On May 26, 2016, Miller, through Attorney Malarcik, filed a notice of appeal with the Sixth Circuit. (No. 1:14-cr-278, Doc. No. 72 (Notice).) The Notice indicated that Miller was appealing the Court's judgment in the 2014 case but did not identify the supervised release violations in the present case. (Id.) On June 14, 2017, the Sixth Circuit affirmed the Court's judgment in the 2014 case. (Doc. No. 92 (Opinion); Doc. No. 93 (Mandate).)

         On May 23, 2017, the Miller submitted a letter to the Court indicating that he only recently learned Attorney Malarcik did not file a notice of appeal from the Court's judgment on his supervised release violations. The Court construed the letter as a § 2255 motion claiming ineffective assistance of counsel and requesting leave to file an untimely direct appeal to address issues of ineffective assistance of counsel, substantive and procedural due process, judicial misconduct, and collusion relating to the original judgment in the present case. On November 6, 2017, Miller filed a brief on the merits fleshing out these issues. (Doc. No. ___.

         (Merits Brief).) Included within his laundry list of complaints against trial counsel was that Attorney Malarcik failed to file a notice of appeal from the sentence for the supervised release violations. (Id. at 120.) In light of the allegation that his counsel ignored a direction to file a notice of appeal, the Court conducted a telephonic status conference with Miller, his attorney, and government's counsel. At the conclusion of the conference, the Court determined that it was Miller's intent to waive his attorney client privilege for the purpose of asserting this claim. Accordingly, the Court appointed Miller counsel and scheduled the matter for an evidentiary hearing. (Non-doc. Minutes, dated Nov. 30, 2017.) Prior to the hearing, Miller's appointed counsel filed a brief in support of Miller's § 2255 motion. (Doc. No. 48.)

         II THE EVIDENTIARY HEARING

         One witness testified at the January 18, 2018 evidentiary hearing-Attorney Malarcik. The undersigned presided over the hearing and had the opportunity to closely observe this witness as he testified. Attorney Malarcik testified that he had served as an attorney for 25 years, and that eighty-five to ninety percent of his practice is devoted to criminal defense.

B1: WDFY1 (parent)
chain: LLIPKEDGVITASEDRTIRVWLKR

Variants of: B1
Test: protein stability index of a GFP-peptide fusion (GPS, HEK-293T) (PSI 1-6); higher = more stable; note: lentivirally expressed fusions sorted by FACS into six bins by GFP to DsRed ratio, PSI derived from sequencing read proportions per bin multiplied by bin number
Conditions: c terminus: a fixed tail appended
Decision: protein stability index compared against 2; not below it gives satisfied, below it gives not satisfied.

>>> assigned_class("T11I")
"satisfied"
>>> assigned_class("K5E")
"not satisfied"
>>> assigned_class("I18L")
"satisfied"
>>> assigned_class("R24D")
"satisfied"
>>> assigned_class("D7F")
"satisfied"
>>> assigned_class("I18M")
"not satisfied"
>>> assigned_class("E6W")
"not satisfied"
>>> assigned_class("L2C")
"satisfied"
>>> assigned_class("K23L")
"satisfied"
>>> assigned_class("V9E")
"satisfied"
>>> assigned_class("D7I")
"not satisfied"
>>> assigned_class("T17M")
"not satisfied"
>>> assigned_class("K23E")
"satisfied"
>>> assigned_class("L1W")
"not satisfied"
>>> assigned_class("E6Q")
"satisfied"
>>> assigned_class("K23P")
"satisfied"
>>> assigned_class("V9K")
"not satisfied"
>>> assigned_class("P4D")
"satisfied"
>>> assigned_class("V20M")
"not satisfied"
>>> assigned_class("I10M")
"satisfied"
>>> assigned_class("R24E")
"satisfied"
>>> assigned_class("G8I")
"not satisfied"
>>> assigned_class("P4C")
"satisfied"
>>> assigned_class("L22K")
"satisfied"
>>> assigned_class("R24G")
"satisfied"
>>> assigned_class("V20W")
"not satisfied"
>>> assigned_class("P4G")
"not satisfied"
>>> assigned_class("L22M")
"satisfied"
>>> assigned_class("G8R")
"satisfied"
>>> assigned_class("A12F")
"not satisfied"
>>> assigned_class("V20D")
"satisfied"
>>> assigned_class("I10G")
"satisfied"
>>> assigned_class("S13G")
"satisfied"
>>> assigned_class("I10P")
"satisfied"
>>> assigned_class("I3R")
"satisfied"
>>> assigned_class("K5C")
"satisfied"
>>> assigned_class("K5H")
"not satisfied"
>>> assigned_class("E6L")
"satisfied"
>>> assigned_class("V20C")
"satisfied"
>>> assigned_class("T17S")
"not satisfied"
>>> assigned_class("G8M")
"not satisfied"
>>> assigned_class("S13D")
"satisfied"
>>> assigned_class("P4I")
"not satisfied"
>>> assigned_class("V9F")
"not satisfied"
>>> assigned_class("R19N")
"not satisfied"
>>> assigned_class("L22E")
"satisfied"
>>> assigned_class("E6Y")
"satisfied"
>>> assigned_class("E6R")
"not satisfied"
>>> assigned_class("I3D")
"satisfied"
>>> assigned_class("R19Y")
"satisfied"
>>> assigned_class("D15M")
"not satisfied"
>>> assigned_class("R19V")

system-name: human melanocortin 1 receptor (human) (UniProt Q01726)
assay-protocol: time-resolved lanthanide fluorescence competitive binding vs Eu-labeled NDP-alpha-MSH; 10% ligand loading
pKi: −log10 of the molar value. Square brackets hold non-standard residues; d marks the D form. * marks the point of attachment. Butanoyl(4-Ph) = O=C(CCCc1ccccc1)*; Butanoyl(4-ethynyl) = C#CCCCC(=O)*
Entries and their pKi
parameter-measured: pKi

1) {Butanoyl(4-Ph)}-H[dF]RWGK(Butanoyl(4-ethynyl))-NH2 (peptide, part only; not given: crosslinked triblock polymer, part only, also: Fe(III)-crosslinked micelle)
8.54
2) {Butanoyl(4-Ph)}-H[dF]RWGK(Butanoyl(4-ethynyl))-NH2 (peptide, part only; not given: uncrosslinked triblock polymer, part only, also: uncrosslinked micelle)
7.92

On the witness stand, Attorney Malarcik stated that, after the Court issued its fact-findings and legal conclusions and before sentencing, he and Miller had numerous conversations regarding sentencing and an appeal of the 2014 case. He indicated that Miller was very concerned about his appellate rights with respect to the 2014 case, and he even wanted to file a notice of appeal before sentencing. He further stated that their conversations regarding the supervised release violations were limited to determining which violations to which he was willing to admit. At the conclusion of these discussions, it was decided that Miller would admit to certain violations-relating to failing to register as a sex offender-and deny the others.

         When asked if Miller had ever raised with him any errors he thought occurred in the resolution of the supervised release violations, Attorney Malarcik explained that, prior to trial, Miller had shared his belief that he had been detained illegally on the supervised release violations and that Judge Polster had erred in failing to conduct a detention hearing. Counsel informed Miller that he did not believe that he could raise a motion relative to these issues in good faith, and Miller ultimately filed such a motion in the 2014 case pro se, claiming that the circumstances surrounding his arrest and custody on the supervised release violations impacted his 2014 case and the collection of evidence therein. Attorney Malarcik confirmed that these discussions did not touch on any issue relative to the supervised release violations themselves. In ...